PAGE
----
Perhaps you’ve seen a bumper sticker with the message “Proud to be an American”.  Someone once sent me one that read “Proud to be born in America.”

I have long marveled at these bumper stickers, and wondered about the people who like them.

I take words seriously.  I’ve always thought of pride as a high opinion of something you have created or contributed to, or at least joined.  We can be proud of what we have done. We can be proud of a Boy Scout troop that we are a member of.  We can be proud of brave firemen and honest policemen. We can even be proud of some of our children.  But I’ve never thought that you should take credit for where you were born.  We did not choose our place of birth. Most of us have taken more than we have given, as evidenced by the rising national debt. Luck, on the other hand, would seem to apply to where we were born.  We might be lucky or unlucky, but I don’t think we should feel proud (or ashamed) of a birth place or anything else beyond our control.

A quick look online suggests a variety of related meanings of pride as used in a bumper sticker:

  • “An excessively high opinion of oneself; conceit.”1
  • “Inordinate self-esteem: conceit.”2
  • “A high or inordinate opinion of one’s own dignity, importance, merit, or superiority, whether as cherished in the mind or as displayed in bearing, conduct, etc.”3
  • “With a negative connotation, pride refers to an inflated sense of one’s personal status or accomplishments, often used synonymously with hubris.”4

Many of the Prouds are not particularly proud of themselves, their accomplishments, or their situation in life.  And so perhaps it is handy for them to draw some self-esteem from somewhere, and to proclaim it in bumper stickers.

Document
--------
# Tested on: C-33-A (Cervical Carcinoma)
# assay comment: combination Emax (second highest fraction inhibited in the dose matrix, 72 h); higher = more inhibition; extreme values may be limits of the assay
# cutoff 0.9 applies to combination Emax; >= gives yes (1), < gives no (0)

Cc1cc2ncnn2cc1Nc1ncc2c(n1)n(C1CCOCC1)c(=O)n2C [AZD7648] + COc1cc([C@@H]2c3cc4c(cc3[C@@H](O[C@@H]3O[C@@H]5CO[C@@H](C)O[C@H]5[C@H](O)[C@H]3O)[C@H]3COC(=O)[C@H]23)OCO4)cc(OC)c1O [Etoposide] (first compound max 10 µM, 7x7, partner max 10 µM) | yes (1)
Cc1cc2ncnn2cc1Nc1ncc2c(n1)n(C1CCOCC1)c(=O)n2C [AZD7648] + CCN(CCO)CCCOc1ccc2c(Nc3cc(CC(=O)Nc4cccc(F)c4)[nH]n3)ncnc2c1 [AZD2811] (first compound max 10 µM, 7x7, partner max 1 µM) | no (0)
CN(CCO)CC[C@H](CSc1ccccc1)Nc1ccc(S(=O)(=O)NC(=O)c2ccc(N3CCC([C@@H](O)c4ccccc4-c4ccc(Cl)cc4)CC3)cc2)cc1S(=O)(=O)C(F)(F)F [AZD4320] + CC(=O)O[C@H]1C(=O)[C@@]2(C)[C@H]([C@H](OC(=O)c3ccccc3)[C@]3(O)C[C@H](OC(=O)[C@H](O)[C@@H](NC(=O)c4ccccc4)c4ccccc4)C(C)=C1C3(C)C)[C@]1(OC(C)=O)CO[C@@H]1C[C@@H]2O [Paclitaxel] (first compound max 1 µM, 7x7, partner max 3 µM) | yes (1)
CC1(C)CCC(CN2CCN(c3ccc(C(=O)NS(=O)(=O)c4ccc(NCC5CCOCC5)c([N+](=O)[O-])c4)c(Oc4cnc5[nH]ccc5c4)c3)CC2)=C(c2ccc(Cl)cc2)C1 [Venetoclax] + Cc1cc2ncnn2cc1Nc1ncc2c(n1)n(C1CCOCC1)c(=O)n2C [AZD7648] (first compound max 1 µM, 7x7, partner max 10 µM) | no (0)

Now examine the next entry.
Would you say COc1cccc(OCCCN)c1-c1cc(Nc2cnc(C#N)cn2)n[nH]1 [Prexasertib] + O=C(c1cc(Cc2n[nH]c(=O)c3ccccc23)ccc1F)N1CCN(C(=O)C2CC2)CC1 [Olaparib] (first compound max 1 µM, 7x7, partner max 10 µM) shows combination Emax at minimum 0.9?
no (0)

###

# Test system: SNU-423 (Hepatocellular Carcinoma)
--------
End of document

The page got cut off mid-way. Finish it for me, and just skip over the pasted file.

But their rants make me dizzy, because they stray so far from the facts.  Consider the facts, as found in the world of actual facts.

  • In “Proud to Be An American”, Lee Greenwood writes “And I’m proud to be an American, where at least I know I’m free.”  This stanza implies that freedom is a unique quality of the U.S., which is hardly the case.  Countries from Canada to South Africa are democracies, and their citizens are “free”.  Freedom has limits in all democracies, of course, including ours.
  •  Greenwood continues “And I won’t forget the men who died, who gave that right to me.”  This seems wrong. I doubt that anyone singing the song can name 10 men who died, or 10 women.  It would be good if our soldiers did not die, and good if the dead were remembered, but no one remembers those who died in World War I, and we are starting to run short of anyone who can remember someone who died in World War II.

Prouds typically like to point to the greatness of the U.S.  The U.S., it is claimed, is better in everything than anywhere else.

Maybe not.  Here’s where things stand:

Demographics

  • #98: HIV/AIDS. Ninety eight countries have lower rates of HIV/AIDS, and only 64 have higher rates5.
  • #102: Murder Rate.  102 other countries have lower murder rates than we do, 104 have higher murder rates6.